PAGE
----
By Pam Martens and Russ Martens: July 6, 2022 ~
Sam Bankman-Fried is the co-founder and CEO of crypto firm, FTX. He’s also a man on a mission. The mission is to spend tens of millions of dollars on political campaigns until he gets his desired outcome in Washington: permission for FTX to be able to offer highly leveraged derivative contracts on cryptocurrencies with margin accounts and 24/7 automated liquidation of defaulting customers, effectively being able to sell out customer accounts while they’re asleep in their beds. And, by the way, the pesky detail of a regulated brokerage firm intermediary in the transaction would become history.
To bring his dream to fruition, Bankman-Fried has been writing out checks in a wild flurry of activity this year. Between February 4 and April 14 of this year, Bankman-Fried wrote out three checks totaling $23 million to Protect Our Future PAC. According to Federal Election Commission (FEC) records, that PAC spent $10.45 million supporting the candidacy of Carrick Flynn who was running in a Democratic primary in Oregon for a seat in the U.S. House of Representatives. The Protect Our Future PAC also spent $935,705 opposing Andrea Salinas in that same Oregon Democratic Primary according to FEC records. (Hold onto that thought for a moment more.)
On April 4, 2022, Bankman-Fried also sluiced the astonishing sum of $6 million to the House Majority PAC – whose slogan is “Fighting to protect and expand the Democratic House Majority.”
But instead of working to unite Democrats, according to a group of Democratic candidates in that Oregon primary, the House Majority PAC (enriched with all that money from crypto billionaire Bankman-Fried) inserted itself into the Oregon primary with a $1 million infusion to help Bankman-Fried’s preferred candidate, Carrick Flynn, beat out the other Democratic candidates.
Andrea Salinas (who went on to win the Oregon Democratic primary despite all of that crypto money sloshing around) released a joint statement with other Democratic challengers in Oregon, stating this: “We strongly condemn House Majority PAC’s unprecedented and inappropriate decision to spend nearly a million dollars in this Democratic primary…This effort by the political arm of the Democratic establishment to buy this race for one candidate is a slap in the face to every Democratic voter and volunteer in Oregon – and is especially concerning in a year when all resources must go to protecting the Democratic majority.”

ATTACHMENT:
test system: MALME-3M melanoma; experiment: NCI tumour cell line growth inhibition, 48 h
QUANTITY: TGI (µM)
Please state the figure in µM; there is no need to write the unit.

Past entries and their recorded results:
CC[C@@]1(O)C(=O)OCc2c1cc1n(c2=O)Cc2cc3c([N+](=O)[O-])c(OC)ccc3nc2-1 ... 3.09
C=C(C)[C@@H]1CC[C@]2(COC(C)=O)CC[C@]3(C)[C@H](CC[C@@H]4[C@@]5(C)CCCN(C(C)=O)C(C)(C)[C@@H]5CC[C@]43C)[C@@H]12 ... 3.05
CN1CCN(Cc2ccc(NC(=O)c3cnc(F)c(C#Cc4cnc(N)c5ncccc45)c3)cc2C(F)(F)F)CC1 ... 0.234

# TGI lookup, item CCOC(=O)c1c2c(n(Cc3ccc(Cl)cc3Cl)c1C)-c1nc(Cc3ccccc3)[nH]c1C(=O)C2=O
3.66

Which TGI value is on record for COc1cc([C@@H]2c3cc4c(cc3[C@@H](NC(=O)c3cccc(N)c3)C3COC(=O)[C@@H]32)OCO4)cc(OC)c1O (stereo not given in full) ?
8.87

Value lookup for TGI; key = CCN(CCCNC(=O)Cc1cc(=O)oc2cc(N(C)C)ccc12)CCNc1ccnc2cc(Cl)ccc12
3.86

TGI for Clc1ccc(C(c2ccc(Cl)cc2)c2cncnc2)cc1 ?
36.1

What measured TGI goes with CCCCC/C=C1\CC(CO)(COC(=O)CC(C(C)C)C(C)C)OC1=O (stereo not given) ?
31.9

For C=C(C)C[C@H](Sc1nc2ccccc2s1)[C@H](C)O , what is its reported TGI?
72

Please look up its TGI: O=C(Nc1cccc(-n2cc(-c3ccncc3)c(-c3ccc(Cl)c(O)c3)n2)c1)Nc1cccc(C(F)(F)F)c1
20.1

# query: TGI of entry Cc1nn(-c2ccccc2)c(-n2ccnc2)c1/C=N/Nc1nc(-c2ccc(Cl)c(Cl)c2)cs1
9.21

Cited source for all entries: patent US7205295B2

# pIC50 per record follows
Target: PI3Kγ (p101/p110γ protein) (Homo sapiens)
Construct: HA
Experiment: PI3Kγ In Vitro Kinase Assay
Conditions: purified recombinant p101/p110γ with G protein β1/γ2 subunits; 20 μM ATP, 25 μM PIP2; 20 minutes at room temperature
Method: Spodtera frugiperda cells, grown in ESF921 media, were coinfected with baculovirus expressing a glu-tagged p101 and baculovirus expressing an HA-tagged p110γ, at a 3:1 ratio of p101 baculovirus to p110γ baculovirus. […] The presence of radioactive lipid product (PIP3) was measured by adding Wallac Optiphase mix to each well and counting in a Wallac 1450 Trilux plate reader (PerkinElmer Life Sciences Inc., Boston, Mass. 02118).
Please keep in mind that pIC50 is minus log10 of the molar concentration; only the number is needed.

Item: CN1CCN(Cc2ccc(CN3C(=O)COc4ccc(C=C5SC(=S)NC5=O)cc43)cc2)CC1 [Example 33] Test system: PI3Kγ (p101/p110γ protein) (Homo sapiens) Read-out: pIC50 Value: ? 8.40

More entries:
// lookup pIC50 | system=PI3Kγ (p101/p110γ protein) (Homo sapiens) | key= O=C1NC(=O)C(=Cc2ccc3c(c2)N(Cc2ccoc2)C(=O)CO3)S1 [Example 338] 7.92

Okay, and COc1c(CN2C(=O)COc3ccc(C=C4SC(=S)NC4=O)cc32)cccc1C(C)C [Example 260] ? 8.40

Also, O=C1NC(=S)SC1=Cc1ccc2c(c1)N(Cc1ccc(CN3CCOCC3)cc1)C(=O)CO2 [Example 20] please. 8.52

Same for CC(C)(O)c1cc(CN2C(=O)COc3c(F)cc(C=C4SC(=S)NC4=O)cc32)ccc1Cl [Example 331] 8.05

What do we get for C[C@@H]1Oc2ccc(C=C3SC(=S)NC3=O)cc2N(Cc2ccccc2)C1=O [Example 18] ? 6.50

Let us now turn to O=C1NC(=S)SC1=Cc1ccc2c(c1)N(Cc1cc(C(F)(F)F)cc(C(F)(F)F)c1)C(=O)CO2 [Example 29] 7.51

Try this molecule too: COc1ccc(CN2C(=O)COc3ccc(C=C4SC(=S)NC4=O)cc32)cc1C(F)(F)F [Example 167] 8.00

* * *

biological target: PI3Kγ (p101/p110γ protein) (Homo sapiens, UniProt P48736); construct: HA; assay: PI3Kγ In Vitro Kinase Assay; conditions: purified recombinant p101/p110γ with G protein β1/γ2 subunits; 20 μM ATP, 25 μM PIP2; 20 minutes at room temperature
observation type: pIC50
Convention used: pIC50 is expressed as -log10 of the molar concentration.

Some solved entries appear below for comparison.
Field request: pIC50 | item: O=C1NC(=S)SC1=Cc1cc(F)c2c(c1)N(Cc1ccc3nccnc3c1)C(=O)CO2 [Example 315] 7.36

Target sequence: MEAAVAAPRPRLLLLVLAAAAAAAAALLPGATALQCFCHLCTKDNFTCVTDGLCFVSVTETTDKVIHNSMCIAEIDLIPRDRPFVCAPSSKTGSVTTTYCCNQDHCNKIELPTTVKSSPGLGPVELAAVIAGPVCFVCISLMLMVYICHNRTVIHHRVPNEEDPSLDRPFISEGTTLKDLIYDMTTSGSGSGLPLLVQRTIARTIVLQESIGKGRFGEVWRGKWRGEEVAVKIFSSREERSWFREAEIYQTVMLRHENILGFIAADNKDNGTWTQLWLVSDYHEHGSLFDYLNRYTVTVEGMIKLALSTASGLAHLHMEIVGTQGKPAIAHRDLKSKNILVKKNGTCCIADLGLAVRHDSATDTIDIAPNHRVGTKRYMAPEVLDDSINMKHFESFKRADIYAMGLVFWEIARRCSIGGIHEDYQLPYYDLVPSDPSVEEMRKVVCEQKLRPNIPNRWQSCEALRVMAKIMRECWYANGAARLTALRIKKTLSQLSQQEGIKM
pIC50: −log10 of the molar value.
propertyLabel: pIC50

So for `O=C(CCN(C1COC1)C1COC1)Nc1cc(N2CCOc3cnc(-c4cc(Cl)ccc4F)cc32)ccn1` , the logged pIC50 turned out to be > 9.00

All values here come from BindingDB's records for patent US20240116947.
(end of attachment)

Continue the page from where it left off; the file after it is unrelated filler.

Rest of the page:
Why might Bankman-Fried have been so opposed to Andrea Salinas for a House seat? Salinas is a strong supporter of saving the planet from climate change. That’s not a particularly appealing platform for crypto kings since crypto mining relies heavily on fossil fuels and uses more energy than numerous countries.
According to FEC records, Protect Our Future PAC spent $250,000 in May on ad production and an advertisement buy for Senator Robert Menendez of New Jersey, who just happens to sit on the powerful Senate Banking Committee which might be inclined to pass crypto regulations to safeguard the U.S. financial system.
On January 18 of this year, Bankman-Fried also contributed $2 million to GMI PAC, which says it “supports candidates committed to making way for a more secure, competitive, and innovative digital marketplace.”
Nothing, absolutely nothing, is going to make crypto secure. It is the instrument of money launderers, hackers and other assorted criminals. The Federal Trade Commission reported in June that “since the start of 2021, more than 46,000 people have reported losing over $1 billion in crypto to scams. That’s about one out of every four dollars reportedly lost to fraud during that period.” (For more on this crypto nightmare, see our report on how customers on the Coinbase crypto exchange are being victimized.)